What does an amateur referee earn in the German state of Hessen? Not enough, is the short answer. For this 90-minute game the fee was €14 (around $17), plus €6 travel expenses. For a men's game we get paid between $26 and $30 plus travel, depending on the level. While picking up your pay, it's not uncommon to face questions about the game, some less politely expressed than others. On this particular night, though, the home team officials thank me, despite the game's outcome, and then add a €5 tip. I try to refuse it, but they insist. It pays for dinner on my way home.
It's that kind of gesture that can make refereeing all the more worthwhile. At this level it's not the money but the appreciation that counts. The feeling that no matter how dissatisfied a club might have been with your decisions (and several of the home players were far more vocal than their courteous coach), they know that without you there would have been no game tonight. In such moments I'm prone to declaring that I'd be happy to referee for free. For the love of the game and all that.
Is that really true, though? When I left Washington, D.C., in 2014, I could make $170 for an afternoon's refereeing across three games -- two as an AR, one as the center ref. That was exhausting, and by the final half of my third game it was a struggle to stay mentally switched on. At the same time, it was a significant salary boost when taken across several weekends. There are different ways of being appreciated.
Money, though, should not be the prime motivation for taking up the whistle. Teenagers who take the course just to earn extra pocket money don't last for long. You have to list several other positives before you write the word 'cash.' These include: keeping fit; keeping involved in the game; contributing to the soccer community; and a sense of accomplishment at a game well managed.
Yet there are days when you feel exploited. Those tend to be the days when there's a lot of moaning, and no one comes to shake your hand or bump your elbow at the end of the game. I can't stress enough how important that is to a referee. Just to hear the simple words, "Thanks, ref," from half a dozen players and both coaches means everything to us. Even better -- though it rarely happens -- is when you're offered post-game food and drink, and the chance to chat about the game in an honest but amiable fashion.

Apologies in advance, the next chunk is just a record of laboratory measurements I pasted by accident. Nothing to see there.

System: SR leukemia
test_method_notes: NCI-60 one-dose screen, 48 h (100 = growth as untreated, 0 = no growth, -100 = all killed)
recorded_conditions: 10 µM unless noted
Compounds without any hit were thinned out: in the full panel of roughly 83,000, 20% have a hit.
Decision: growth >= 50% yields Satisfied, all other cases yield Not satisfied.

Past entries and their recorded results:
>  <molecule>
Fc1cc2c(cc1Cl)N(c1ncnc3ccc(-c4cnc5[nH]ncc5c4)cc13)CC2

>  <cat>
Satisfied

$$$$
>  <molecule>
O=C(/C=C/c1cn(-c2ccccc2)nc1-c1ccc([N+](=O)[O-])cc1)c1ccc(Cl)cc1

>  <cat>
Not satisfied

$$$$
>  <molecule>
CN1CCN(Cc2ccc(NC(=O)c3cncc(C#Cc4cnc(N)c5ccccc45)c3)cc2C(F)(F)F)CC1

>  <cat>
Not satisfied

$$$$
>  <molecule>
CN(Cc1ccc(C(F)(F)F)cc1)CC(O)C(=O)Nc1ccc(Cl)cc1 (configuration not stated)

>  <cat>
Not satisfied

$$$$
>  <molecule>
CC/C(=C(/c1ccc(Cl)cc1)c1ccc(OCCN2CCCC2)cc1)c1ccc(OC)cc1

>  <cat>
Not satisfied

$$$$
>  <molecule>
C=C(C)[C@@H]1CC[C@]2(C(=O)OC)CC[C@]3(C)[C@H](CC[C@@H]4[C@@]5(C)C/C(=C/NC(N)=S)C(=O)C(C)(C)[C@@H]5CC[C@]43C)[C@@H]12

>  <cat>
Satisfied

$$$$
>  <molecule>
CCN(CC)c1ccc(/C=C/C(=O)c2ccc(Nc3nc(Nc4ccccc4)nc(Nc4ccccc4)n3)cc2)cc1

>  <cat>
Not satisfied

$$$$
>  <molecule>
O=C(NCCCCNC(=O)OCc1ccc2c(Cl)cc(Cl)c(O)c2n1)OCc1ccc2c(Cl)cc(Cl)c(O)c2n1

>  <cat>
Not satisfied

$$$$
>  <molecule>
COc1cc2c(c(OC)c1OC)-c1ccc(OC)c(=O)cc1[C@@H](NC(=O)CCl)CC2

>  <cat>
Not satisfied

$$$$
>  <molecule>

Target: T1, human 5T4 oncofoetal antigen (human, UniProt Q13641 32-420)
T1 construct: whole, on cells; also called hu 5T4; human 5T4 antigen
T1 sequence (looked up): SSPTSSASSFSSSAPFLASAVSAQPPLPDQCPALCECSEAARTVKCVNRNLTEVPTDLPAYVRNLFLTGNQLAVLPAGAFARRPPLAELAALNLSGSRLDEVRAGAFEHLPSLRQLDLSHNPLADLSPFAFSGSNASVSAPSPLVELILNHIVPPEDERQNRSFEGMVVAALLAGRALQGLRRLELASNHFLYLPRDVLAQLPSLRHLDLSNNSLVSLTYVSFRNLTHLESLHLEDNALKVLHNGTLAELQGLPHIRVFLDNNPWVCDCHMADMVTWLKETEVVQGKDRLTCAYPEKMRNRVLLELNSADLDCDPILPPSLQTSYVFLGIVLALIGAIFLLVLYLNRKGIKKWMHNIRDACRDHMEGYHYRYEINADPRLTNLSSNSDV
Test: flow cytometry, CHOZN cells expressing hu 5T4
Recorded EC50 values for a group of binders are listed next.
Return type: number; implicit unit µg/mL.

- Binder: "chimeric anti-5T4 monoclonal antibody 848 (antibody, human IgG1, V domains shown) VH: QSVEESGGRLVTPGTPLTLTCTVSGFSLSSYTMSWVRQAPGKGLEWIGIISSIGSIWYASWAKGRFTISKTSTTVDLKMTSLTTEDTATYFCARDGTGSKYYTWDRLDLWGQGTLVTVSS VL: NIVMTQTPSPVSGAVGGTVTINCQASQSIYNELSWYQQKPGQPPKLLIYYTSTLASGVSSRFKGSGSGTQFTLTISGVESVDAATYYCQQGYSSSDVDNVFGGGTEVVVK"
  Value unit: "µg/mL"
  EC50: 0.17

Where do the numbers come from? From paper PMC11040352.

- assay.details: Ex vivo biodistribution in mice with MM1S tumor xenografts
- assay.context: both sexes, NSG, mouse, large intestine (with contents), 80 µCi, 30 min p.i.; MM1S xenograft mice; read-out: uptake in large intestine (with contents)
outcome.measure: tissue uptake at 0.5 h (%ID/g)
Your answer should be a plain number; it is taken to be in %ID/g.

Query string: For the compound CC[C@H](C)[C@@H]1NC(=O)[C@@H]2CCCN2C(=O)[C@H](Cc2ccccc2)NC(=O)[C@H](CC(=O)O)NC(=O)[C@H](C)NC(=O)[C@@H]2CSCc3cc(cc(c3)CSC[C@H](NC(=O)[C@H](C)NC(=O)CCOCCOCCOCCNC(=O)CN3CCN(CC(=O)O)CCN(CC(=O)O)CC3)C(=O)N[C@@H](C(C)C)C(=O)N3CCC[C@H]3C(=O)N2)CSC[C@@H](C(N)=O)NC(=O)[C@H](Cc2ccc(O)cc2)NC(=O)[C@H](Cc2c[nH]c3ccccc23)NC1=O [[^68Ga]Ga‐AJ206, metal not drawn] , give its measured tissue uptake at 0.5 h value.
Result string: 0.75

When that basic human interaction doesn't happen, you start to feel resentment and wonder if it's all worth the effort for such a meager financial return. A smile and two words of appreciation are all that it takes. Coaches -- this is one of the most valuable lessons you can teach to your players and parents, and you should insist that they do it after every game, especially when they have lost. This will help to keep referees in the game, and believe me -- the referee will not only value it, but will remember your face and the name of your club.
Last year, a youth team refused to pay me because I had red-carded their coach for irresponsible behavior (he was subsequently banned for three months -- it was not his first offense). One of his players came into my locker room and asked me if it was true that I hadn't been paid. When I confirmed that was the case, he placed a two-cent coin on my table. Unfortunately for him, I still had the player passes and was able to identify him for what turned out to be a lengthy disciplinary report.
Despite a series of e-mails, that club has still not paid me -- 15 months later. I haven't forgotten their name, though, and I've told the story of their failure to reimburse me a total of $23 to numerous other referees in the city. I hope they think it was worth it. It's not about the money, of course, but the lack of respect and sporting values. Appreciate your referees, even if now and then you have to bite your tongue when you do it. 'Thanks, ref.' Or, 'Thanks, ref. Good game.' If we haven't had an off day. We have those too, just like the players, and usually we know it. A couple of kind words help us prepare already for the next game.
(Ian Plenderleith's game-by-game blog, Referee Tales, documents his experiences officiating in Germany's amateur leagues. Warning: contains foul and frank language, and occasional left-wing opinions.)